USG Senate Candidate Profiles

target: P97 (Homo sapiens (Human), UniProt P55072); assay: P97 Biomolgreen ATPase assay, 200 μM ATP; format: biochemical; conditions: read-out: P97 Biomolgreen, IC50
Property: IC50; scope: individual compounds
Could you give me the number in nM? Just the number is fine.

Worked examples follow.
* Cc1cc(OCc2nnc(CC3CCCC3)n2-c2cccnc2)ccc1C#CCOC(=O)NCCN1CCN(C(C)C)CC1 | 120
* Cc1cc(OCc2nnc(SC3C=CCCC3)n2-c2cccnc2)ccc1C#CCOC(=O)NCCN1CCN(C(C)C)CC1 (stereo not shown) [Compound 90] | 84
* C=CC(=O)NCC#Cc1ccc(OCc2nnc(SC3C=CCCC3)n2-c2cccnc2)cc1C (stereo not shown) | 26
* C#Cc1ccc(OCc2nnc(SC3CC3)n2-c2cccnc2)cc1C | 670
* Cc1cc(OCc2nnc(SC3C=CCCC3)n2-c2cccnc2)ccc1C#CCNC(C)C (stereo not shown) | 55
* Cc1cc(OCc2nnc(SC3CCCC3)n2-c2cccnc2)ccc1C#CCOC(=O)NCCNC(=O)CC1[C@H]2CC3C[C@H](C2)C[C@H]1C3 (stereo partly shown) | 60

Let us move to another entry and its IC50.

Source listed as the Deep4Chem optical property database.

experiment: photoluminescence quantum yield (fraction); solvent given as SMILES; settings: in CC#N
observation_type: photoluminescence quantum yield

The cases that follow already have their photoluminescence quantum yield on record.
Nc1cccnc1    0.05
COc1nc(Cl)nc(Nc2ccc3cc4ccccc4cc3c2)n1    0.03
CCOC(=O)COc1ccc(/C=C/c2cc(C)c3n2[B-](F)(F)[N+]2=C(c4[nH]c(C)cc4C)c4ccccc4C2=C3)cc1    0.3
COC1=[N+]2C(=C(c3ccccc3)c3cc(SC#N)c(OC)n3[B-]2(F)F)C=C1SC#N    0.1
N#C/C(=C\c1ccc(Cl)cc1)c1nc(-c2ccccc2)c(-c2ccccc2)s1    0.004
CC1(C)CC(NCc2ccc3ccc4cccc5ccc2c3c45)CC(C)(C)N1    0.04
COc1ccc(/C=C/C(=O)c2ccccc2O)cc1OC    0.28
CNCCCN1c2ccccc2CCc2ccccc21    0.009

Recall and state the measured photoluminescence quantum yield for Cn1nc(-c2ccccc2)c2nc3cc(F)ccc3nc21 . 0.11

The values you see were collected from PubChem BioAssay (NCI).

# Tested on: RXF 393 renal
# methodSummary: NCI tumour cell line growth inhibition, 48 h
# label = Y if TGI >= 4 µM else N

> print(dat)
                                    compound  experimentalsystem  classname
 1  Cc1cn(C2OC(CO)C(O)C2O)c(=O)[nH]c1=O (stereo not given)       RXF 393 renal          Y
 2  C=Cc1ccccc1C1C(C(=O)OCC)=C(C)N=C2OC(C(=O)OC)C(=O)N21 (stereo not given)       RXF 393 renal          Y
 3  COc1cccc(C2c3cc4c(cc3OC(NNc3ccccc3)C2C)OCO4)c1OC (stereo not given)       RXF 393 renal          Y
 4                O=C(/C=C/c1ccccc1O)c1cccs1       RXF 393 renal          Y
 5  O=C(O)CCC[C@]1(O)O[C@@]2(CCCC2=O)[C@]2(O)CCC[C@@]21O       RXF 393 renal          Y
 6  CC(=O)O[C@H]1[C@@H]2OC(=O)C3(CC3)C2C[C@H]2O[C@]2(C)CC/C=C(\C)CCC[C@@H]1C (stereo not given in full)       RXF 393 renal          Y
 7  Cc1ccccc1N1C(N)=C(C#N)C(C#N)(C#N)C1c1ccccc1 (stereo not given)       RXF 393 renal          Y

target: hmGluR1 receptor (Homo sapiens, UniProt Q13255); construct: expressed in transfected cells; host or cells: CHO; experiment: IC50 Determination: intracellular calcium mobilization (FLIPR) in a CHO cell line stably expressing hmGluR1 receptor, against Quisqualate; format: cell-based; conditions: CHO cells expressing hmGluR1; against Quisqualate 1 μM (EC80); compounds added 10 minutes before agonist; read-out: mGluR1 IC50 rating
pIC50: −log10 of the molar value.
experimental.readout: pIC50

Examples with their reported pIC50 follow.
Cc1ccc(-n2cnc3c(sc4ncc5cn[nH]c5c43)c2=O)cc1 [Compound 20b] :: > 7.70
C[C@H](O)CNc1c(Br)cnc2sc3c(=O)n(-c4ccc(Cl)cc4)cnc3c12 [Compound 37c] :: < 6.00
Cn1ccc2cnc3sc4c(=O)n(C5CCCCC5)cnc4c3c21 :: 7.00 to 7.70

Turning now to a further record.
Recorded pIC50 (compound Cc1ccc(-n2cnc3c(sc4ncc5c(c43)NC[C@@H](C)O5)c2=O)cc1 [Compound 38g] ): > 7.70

first_imgMichael Tseng/Daily Trojan Valerie Taranto/Daily Trojan “It’s always kind of felt that Viterbi is kind of left out from student government,” Pack said. “A lot of decision-making seems to be focused more on Marshall, because they’re very active, and political science majors in Dornsife.” Christopher Pack, a junior majoring in computer engineering and computer science, noticed a lack of basic necessities at the Viterbi School of Engineering, from water fountains to adequate mental health services. Pack said he wants to improve these aspects of daily life at USC. Savage, a sophomore majoring in philosophy, politics and law, is an incumbent who hopes to become a leader for incoming senators. One of his goals is to remove the meal plan requirement for students living in USC-owned apartments. Annalise Pasztor/Daily Trojan Ritch, a sophomore majoring in sociology and law, history and culture, has served as Vice President of Religious and Spiritual Life at USC Hillel and co-president of Trojans for Israel. Garcia, a sophomore majoring in business administration, is a resident assistant at New North Residential College. Valerie Taranto/Daily Trojan Photo courtesy of Jacob Lind and Jacob Schwessinger Angela Chuang & Emily Johnson Julian Kuffour, Ben Rosenthal and Hailey Robertson all have experience with Undergraduate Student Government’s legislative process. But their earliest training occurred on the USC debate team, a training ground of sorts for the aspiring USG senators.  Michael Tseng/Daily Trojan The candidates advocate for transparency in USG, student representation on the Board of Trustees, town hall meetings for students and administration, a mentorship program for all students and expanded transportation on campus.  Michael Tseng/Daily Trojan Quinn Cunniff Garland’s work as a USG senate aide and Khoshniyati’s experience as a director of programming for the Residential Housing Association have taught them skills they believe will translate to the Senate. Garland and Khoshniyati are also campaigning for sustainability on campus and bettering student life, from expanding the number of water fountains to extending gym and library hours for students.  Rose Ritch and Omar Garcia are running for USG Senate to change campus culture through inclusion initiatives and call for bureaucratic transparency. Ritch and Garcia hope to instill change on campus and ensure that minority groups’ voices are heard. “I wanted to be that health and wellness advocate for students because we go to such an amazing university,” said Khoshniyati, who is majoring in human biology. “[We are] very prestigious, but we need the resources to match the title.”  “I started going to senate meetings over the last couple of years pretty regularly and speaking my mind during open forum,” Lind said. “I would really love the opportunity to be on the other side of that senate room, hopefully to set the agenda.” The three candidates aim to push for more student representation at the administrative level, improve mental health services and make resources available for sexual assault survivors. Pack also wants to convince the school administration to give students the whole week of Thanksgiving off. Cunniff also believes USG is too centralized, since members leave major decisions to the Senate and Executive Branch. Instead, he wants to make the legislation process more “objective and streamlined.”  Much of Ritch and Garcia’s platform focuses on increasing student access to mental health services.  Laura Pearson Shiff’s platform is heavily focused on improving access to mental health resources by collaborating with groups across campus.  Jacob Lind & Jacob Schwessinger Laura Pearson’s experience as a transfer student drove her to run for a seat on USG Senate, where she plans to improve campus sustainability efforts and help increase transfer-student engagement.  Cunniff, a sophomore majoring in accounting, seeks to make USG more profit-driven, starting with reforming its $2.3 million yearly budget and making all business transactions and budget usage public. Andrew Fowler, Randi Anderson and Sen. Gabriel Savage are running for Senate as a slate.  “We want to work with the Engemann [Student Health Center] to try to improve their mental health care,” Garcia said. “We want to make sure to add more therapists, add more sessions for them.” Fowler, a freshman majoring in biophysics, previously served as Savage’s senate aide. In that role, Fowler examined senate legislation and was inspired to take part in the legislative process as a result.  “I want the entire campus to have a lot more accountability, especially to students,” Pack said.  “If you look at the Sustainability 2020 plan, there were a lot of good goals set by the University to achieve by 2020, but they’re kind of vague,” Pearson said. Fowler also hopes to implement a policy that will have EMTs stationed on the Row during weekends. Gabriel Savage & Andrew Fowler & Randi Anderson “Being able to diversify what you’re learning and what you’re taking in and also the people that you meet would help you feel included,” Anderson said.  Benjamin Shiff Michael Tseng/Daily Trojan For sophomores Haley Garland and Sara Khoshniyati, improving student healthcare is the most pressing issue USG senators face.  Michael Tseng/Daily Trojan Pack’s platform focuses on improving safety for students by increasing transparency in the University administration.   Both students hope to provide more safe spaces for sexual assault victims, counseling services at Engemann and increased online resources and information. Pearson, a sophomore majoring in philosophy and cognitive science, is also interested in politics. She wants to improve the University’s sustainability plan by adding concrete numerical goals and values for green efforts. Chuang, a sophomore majoring in political science who transferred from George Washington University, said she wants to improve support for transfer students at USC, including expanding orientation to more than one day.  Political activism is a primary driver of Jacob Lind and Jacob Schwessinger’s senatorial campaign. If elected, the two candidates hope to foster a more inclusive living environment on campus for marginalized communities. Ling Luo/Daily Trojan Having lived in Texas, Australia, Michigan and now Los Angeles, Cunniff understands the importance of having a diverse population on campus and hopes that he can represent the student body. Pearson aims to increase transfer student involvement, particularly during Welcome Week, which she said is mostly geared toward first-year students. She is also campaigning for more housing accommodations for transfer students. “Finding housing is really difficult when you’re a transfer student just because the acceptance starts in May, so by then [USC] Village is completely full, CarGar is full,” Pearson said. As a low-income student, Pearson understands the need for more affordable programs and hopes to create a fund for students looking to join organizations with costly dues. She also aims to increase the number of 24-hour study lounges or extend operating hours for campus libraries. Photo courtesy of Angela Chuang  and Emily Johnson Anderson, a sophomore majoring in choral music, wants to give students control over organization committees, extend communication between spring admits and school coordinators and implement a four-unit free audit system, which would give students the opportunity to take classes outside their major.  Quinn Cunniff’s straightforward mannerisms go hand in hand with his businesslike mindset.  Johnson described her first semester at USC as “stressful,” and hopes a summer bridge program would allow new students to experience college life before classes officially begin. “The USC experience is very different for high-income kids, for men, for white people,” Schwessinger said. “It’s a very different experience for people who are not those social categories.” Christopher Pack Robertson, a sophomore majoring in global health, is currently the director of accessibility and affairs within USG’s advocacy branch, while Kuffour, a freshman majoring in pharmacology and drug development, is her delegate. He helps her brainstorm, research and present initiatives for accessibility. Rosenthal is the assistant director of USG’s Professional and Academic Fund.  He said he plans to train the leaders of student organizations, particularly in the Greek community, to talk to their members about mental health and sexual assault prevention. Lind is a junior majoring in English literature and history, while Schwessinger is a junior majoring in political science and philosophy. Both students have been active on campus through Model United Nations and Trojans Advocates for Political Progress, which Lind co-founded. “I see myself as someone who’s very good at listening to the other side,” Ritch said.  “We all have the skills of researching policy proposals, so we know how to write resolutions,” said Rosenthal, a sophomore majoring in business administration.  As previous members of USG, Emily Donahue and Christopher McMorran are running for senate to expand their impact.  Pack said he plans on making changes to the Engemann Student Health Center by adding a system where students can report professional misconduct. Shiff said he realizes that having supportive and safe clubs is an important part of the college experience.  “I think the most effective way to make the lesson about Title IX and sexual consent on campus accessible to people is by … making sure that our 1,000 student leaders are aware of all the rules,” Shiff said. She is keen to push forward mentorship programs and transparent resources for transfer students. “[We want to work on] not only expanding our resources but also making people aware of the resources that we currently have,” said Garland, who is majoring in political science. Johnson, a freshman majoring in business administration and French, said she wants to represent lower-income and first-generation students like herself, who may have difficulty adjusting to college life.  During their time in USG, the duo has created an alumni and upperclassmen mentorship program, where students can receive support from experienced undergraduates and USC alumni on their academics and career prospects. In addition, they are currently negotiating a transfer forgiveness policy, giving incoming transfer students the chance to repeat courses where they received a grade of D+ or lower to remove the grade from their records. Rose Ritch & Omar Garcia “I really want to use [school] organizations and bolster [comfortability],” Shiff said. “I want to use those organizations to impact this greater positive change at USC because [they] had such a positive change on my USC experience.” Emily Donahue & Christopher McMorran Angela Chuang and Emily Johnson first met as senate aides but quickly bonded over a mutual desire for a more unified student body. Now, they aim to promote initiatives on health and wellness, student assistance and academic resources at USC. Cunniff also wants to improve the relationship between USG and “ostracized” populations, including transfer students and members of Greek organizations, by having USG work more closely with the Interfraternity Council. Ben Rosenthal & Hailey Robertson & Julian Kuffour Lind and Schwessinger want to improve trust between students and DPS, and reinstate leadership stipends — financial compensation for leaders in student organizations. “I think you have to treat [USG] like a business,” Cunniff said. “You try to get as much bang for your buck … as possible.” “I feel it’s important that transfers have a voice in Senate next year,” Chuang said. “And I want to be able to [get] that right for them.” Haley Garland & Sara Khoshniyati Participating in Greek life and social events at USC motivated Benjamin Shiff, a sophomore majoring in communication and cinema and media studies, to run for USG Senate this year.  McMorran, a sophomore majoring in film and television production, is the director of first-year affairs for USG. Donahue, a sophomore majoring in pharmacology and drug development, currently serves as USG’s parliamentarian, which she says has made her familiar with the legislative process.last_img